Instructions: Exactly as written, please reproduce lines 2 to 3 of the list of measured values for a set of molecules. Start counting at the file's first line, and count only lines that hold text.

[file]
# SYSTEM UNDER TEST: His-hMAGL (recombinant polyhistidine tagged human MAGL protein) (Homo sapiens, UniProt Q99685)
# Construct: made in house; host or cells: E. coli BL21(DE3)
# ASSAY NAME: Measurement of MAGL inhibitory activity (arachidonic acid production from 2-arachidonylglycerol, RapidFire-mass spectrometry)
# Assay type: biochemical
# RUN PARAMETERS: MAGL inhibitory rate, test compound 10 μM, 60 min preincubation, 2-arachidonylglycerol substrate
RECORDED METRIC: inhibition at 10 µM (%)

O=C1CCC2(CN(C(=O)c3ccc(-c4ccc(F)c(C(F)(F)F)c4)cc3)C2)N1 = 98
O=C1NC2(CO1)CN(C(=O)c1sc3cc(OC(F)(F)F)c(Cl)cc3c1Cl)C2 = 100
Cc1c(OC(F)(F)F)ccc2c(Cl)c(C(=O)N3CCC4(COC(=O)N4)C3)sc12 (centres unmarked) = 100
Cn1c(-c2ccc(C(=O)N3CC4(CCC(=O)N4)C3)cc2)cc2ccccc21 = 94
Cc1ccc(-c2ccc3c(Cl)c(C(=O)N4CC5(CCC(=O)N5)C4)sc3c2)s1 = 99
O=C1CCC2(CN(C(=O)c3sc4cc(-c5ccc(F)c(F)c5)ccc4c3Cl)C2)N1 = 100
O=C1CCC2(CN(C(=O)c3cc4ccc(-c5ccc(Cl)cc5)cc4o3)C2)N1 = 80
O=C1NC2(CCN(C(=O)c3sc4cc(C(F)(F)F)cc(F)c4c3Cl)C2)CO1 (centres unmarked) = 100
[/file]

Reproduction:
# Construct: made in house; host or cells: E. coli BL21(DE3)
# ASSAY NAME: Measurement of MAGL inhibitory activity (arachidonic acid production from 2-arachidonylglycerol, RapidFire-mass spectrometry)